Sutter: Moving to a New Homeland in California
In the spring of 1838, he joined a party of the American Fur Company under command of Captain Tripp
in their headquarters in the Rocky Mountains. From there, Sutter, and another party of six men, set out across the mountains and made their way, via Forts Hill, Baisi, and Walla Walla, to Oregon, and descended to the
Columbia river. After many hardships he succeeded in reaching Fort Vancouver. After learning that innumerable delays would elapse before he could reach California, he sailed for the Sandwich Islands, hoping to embark
from there directly for the Pacific coast. When he arrived there no vessel was sailing in that direction and he traveled aboard an English cargo vessel bound for Sitka, Alaska. After disposing of the cargo the ship
sailed down the coast to San Francisco bay. The ship anchored at Yerba Buena, the original name of San Francisco, July 2, 1839. Ordered by the provincial officer (then under Mexican rule) to leave Yerba Buena, as it was
not a port of entry, he sailed for Monterey, ninety miles to the south, the only port on the western coast at that time. There he petitioned Governor Alvarado for permission to start a colony along the Sacramento River,
which he thought a favorable site. As the land was in the interior, his request was granted, the only condition being that he return within a year. He was given a passport, the promise of citizenship, and the land he
Sutter returned to Yerba Buena, then a settlement of about forty people, non of whom possessed any knowledge of the Sacramento river. Neither the failure to secure guides, nor the fear of hostile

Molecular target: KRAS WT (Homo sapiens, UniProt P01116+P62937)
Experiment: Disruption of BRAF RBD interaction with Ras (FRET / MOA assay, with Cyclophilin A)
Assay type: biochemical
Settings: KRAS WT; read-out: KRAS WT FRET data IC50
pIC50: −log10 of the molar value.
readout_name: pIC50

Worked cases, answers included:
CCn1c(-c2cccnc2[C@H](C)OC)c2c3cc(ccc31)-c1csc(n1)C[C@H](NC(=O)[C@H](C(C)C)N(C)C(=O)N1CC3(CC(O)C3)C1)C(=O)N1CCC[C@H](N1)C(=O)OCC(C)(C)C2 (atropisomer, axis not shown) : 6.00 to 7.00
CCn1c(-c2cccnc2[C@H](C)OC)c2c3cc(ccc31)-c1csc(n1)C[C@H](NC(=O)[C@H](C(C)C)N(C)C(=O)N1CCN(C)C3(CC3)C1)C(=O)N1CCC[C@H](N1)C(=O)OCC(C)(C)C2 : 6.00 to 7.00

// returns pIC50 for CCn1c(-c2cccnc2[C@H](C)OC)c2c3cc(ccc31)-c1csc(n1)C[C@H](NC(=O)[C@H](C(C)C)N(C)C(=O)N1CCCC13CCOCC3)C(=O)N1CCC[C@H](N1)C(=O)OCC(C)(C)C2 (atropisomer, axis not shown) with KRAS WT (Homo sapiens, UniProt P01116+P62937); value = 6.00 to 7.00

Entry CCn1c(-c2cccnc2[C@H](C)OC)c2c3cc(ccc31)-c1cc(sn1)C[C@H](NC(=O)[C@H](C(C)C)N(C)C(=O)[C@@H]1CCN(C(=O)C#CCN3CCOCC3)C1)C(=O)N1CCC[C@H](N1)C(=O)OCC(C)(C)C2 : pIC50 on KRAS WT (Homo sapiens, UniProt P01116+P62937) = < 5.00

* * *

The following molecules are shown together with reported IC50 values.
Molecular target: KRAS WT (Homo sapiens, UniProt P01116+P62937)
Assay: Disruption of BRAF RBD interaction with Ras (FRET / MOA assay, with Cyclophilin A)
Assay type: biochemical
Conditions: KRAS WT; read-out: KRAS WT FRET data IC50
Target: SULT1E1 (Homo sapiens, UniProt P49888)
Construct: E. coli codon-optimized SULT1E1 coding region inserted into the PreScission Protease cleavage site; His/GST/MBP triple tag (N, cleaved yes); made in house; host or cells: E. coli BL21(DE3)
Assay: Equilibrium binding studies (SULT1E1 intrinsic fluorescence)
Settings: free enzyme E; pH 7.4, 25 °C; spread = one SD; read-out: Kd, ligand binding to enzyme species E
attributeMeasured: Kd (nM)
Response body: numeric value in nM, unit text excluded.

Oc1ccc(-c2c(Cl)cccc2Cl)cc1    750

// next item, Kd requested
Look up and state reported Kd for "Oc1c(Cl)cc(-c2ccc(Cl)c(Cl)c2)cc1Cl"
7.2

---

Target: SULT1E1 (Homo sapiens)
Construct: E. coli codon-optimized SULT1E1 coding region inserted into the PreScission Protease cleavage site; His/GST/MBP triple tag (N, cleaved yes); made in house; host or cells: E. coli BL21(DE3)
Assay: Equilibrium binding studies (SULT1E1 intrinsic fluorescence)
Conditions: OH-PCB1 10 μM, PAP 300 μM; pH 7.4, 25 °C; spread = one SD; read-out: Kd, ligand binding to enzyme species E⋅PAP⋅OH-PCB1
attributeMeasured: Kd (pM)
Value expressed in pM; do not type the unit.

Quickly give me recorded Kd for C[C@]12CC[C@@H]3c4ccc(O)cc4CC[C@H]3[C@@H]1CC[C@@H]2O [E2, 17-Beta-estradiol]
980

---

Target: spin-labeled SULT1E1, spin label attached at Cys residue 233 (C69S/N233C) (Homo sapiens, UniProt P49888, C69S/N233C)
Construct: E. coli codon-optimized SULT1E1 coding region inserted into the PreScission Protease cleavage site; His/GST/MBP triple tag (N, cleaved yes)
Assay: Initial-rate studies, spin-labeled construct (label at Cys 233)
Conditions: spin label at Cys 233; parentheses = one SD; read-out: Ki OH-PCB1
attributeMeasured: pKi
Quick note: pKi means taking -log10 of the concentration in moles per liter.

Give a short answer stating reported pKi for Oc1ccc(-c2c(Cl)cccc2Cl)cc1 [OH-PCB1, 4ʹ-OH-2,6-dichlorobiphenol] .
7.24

Indians, deterred Sutter from his hazardous undertaking. With his party of ten men and eight Kanakas (natives from the Sandwich Islands), he succeeded in reaching the mouth of the Sacramento river. They followed the
river inland to the mouth of the Feather river, but fearing attacks from the Indians, it was decided best to return to the mouth of the American river. On August 16, 1839, on the south fork of the river, he landed his
belongings, and subsequently erected Sutter's Fort. Temporary huts were built and the land cleared and cultivated. The chief source of annoyance to the colony was the Indians, who continually made attacks upon the
settlement. Sutter informed one of the hostile chiefs who spoke Spanish that his mission was a peaceful one. Sutter gave the Indians some beads and other things as tokens of friendship.
On one occasion a
party of men surprised an attacking band of Indians and chased them off. Many of the Indians afterwards became civilized and served Sutter as artisans or as soldiers in his fort. Sutter had brought with him about twelve
pieces of cannon, which he had purchased from the Russians at Sitka, and mounted them at the fort. As a soldier, he knew that the safeguarding of his undertaking was one of the prime requisites under such adverse
conditions in colonizing. He posted lookouts day and night, and thus laid the foundation for his settlement.
By virtue of a contract made with the Russian Government during Sutter's stay in Sitka, the
former was bound to furnish him with iron, steel, and files to be used in his shops, including, 200 pounds of powder.
The Expansion of his Ranch